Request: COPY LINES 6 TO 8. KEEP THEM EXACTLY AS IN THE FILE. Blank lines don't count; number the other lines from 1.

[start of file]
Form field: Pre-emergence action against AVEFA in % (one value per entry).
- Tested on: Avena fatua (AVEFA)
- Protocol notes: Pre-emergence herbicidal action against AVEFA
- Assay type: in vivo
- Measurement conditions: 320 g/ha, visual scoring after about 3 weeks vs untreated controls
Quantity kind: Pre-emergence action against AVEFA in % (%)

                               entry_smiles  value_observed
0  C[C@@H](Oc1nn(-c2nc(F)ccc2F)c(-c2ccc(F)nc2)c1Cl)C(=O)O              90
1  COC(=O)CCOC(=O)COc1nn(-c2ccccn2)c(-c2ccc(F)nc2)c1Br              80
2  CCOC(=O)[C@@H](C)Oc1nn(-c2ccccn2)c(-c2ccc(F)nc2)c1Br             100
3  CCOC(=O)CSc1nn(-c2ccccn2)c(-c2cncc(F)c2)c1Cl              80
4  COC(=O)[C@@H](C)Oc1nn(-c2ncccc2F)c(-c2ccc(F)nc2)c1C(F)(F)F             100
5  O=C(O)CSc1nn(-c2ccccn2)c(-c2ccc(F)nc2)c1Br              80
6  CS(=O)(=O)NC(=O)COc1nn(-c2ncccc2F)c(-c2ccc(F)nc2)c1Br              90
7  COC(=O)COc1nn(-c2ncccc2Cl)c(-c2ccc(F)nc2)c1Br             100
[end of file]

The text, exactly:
Quantity kind: Pre-emergence action against AVEFA in % (%)

                               entry_smiles  value_observed
0  C[C@@H](Oc1nn(-c2nc(F)ccc2F)c(-c2ccc(F)nc2)c1Cl)C(=O)O              90